Ultimately, The Wolf Hall Trilogy offers an unflinching and deeply perceptive insight into human nature. Mantel’s Cromwell is a masterful instauration of one of history’s unflattering characters: Holbein’s ‘heavy’ turns out to be the prototype Rennaissance man. In its scintillating language, its glittering rhetoric, elegant statecraft, profound historicity, and life-affirming connoisseurship of civilisation it is a counterblast to the endemic vilification of the intellectual, the liberal, and the nuanced we face today in public discourse. It is a message in a bottle from four hundred years ago (via a 21st Century mind) of our rare and precious humanity. All that our mercurial human nature is capable of – the very worst and the very best.

 

© Kevan Manwaring 19 May 2020

The Mirror and the Light by Hilary Mantel (Fourth Estate, 2020)

 

 

Time To Get Out the Shovels

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A Friend of the Earth by TC Boyle –

A  Retro Review

This novel feels eerily relevant even though it was published in 2000. Boyle tragic-comic novel imagines the world in 2025 – one of perpetual Climate Chaos, Biblical deluges, mass extinctions, resource stress, and an endemic breakdown of civilisation. Yet despite this bleak (and all too plausible) scenario, Boyle somehow manages to import some black humour into the situation. The central protagonist is the colourfully named Tyrone O’Shaughnessey Tierwater (mirroring the author’s own Celtic nomenclature), a septuagenarian environmental activist turned glorified zoo keeper for a Mick Jagger-esque super-rich rock star, who has a wish to preserve the unloved species of the planet – the hyenas and other scavengers – within the compounds of his West Coast estate.  We find Tierwater drolefully eking out his autumnal years, obsessed with his failing body and lack of sex life, when the arrival of his ex, the deadliest of species, Andrea – a formidable, and still attractive powerhouse – and an annoying tag along, April Wind, who wishes to write the story of Tierwater’s daughter, Sierra: a heroine of the protest movement. The narrative bifurcates at this point – between the dramatic present, told in first person, and the vivid flashbacks, related in close third person. The vignettes from the more reckless, seemingly resource plentiful past, provide an ironic counterpoint; and the accounts of Tierwater’s increasingly reckless direct actions offer a poignant thumb-in-the-dyke to the consequences of a world past tipping point, where the floodwaters rise and no Noah is going to save the animals. The monkeywrenching is comically related, and Boyle’s book consciously picks up the baton of Edward Abbey’s 70’s classic, The Monkey Wrench Gang – updating it with millennial sensibilities. Boyle’s book is filled with brilliantly rendered characters and a vividly-realised, convincingly researched world. Even in the chaotic cascade of it all, one still comes away with a crazy sense of hope, but one tempered by the reality checks of the severity of what we face, and the fallibility of those who must deal with it: the Augean Stables of it all. Time to get out the shovels.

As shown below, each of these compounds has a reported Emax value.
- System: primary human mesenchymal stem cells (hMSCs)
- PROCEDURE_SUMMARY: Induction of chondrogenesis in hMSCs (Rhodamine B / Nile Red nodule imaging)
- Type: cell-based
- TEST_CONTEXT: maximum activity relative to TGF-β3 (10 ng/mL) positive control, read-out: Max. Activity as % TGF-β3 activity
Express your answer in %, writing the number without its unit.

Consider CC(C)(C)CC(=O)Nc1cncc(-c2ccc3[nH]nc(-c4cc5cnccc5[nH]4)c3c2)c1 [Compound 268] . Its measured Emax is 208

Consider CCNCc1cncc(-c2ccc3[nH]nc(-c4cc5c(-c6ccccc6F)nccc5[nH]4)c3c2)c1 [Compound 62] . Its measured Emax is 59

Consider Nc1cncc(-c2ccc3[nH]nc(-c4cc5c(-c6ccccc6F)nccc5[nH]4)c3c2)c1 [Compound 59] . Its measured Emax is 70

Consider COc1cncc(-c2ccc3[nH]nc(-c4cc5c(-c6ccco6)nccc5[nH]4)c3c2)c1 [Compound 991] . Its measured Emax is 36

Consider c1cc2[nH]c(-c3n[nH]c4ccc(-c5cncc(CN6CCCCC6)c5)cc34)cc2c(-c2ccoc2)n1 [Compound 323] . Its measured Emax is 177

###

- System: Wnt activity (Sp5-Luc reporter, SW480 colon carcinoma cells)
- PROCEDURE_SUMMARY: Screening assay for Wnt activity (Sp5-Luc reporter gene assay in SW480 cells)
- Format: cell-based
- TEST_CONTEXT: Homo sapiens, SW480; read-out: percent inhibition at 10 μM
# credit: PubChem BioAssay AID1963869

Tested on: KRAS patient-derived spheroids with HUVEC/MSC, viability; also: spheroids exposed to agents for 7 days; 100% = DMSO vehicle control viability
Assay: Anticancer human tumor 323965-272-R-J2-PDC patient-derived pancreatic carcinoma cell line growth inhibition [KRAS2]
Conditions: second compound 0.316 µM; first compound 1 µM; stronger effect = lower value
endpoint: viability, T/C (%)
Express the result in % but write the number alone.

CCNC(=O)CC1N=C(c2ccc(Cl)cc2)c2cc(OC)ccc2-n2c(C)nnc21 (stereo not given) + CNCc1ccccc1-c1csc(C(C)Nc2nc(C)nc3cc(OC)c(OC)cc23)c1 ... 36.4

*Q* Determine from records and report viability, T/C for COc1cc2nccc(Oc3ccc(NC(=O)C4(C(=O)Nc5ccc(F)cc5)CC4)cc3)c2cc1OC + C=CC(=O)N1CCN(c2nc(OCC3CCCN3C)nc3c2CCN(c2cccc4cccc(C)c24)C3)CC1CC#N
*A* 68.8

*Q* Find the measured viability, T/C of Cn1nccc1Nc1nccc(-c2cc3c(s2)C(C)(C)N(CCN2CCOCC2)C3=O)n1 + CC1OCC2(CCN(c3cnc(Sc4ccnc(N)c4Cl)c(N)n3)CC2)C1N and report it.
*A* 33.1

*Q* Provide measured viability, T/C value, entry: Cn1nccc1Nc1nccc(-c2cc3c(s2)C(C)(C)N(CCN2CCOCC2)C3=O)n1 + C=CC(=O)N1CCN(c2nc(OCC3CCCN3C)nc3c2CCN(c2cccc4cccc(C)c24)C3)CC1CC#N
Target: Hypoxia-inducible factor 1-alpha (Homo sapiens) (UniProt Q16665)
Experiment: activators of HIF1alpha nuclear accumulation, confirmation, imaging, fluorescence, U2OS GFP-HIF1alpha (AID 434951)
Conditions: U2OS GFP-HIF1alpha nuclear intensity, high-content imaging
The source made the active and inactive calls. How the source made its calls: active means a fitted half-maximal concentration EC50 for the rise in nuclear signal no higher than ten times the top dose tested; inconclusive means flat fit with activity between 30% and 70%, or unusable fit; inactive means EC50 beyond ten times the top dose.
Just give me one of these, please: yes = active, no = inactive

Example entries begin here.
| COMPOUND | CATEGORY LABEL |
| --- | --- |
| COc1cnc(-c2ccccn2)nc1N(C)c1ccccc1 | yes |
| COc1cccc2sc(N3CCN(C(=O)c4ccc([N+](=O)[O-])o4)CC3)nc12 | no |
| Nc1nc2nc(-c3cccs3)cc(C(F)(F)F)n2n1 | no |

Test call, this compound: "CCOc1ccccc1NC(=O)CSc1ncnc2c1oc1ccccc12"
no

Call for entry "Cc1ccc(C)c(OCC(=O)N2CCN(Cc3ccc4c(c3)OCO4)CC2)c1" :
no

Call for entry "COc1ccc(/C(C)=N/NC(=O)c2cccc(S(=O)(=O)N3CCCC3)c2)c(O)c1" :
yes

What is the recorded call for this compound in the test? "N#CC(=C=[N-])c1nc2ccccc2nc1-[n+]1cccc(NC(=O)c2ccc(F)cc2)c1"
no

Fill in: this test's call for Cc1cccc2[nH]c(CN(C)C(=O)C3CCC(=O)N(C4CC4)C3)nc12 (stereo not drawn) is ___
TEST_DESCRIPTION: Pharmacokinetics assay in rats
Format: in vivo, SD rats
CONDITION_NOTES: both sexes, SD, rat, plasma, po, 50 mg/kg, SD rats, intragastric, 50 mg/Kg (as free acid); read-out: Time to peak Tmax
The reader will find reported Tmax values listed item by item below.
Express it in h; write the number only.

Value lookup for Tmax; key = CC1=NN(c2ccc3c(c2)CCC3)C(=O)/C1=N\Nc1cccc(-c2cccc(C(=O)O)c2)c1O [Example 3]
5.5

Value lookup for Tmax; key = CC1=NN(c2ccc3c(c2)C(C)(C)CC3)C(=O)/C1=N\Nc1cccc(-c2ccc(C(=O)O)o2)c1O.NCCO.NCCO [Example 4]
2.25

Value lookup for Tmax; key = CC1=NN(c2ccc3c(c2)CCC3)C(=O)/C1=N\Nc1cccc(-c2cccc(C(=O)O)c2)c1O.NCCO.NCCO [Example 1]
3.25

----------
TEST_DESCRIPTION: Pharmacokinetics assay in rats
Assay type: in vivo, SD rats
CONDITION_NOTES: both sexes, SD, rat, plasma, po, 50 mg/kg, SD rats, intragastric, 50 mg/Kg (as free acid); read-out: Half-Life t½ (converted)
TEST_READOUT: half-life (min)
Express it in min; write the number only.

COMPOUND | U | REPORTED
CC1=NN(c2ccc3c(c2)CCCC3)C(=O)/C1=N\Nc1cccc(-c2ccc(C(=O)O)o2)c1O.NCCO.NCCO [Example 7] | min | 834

Kevan Manwaring

Ecotopia – a review

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Ecotopia by Ernest Callenbach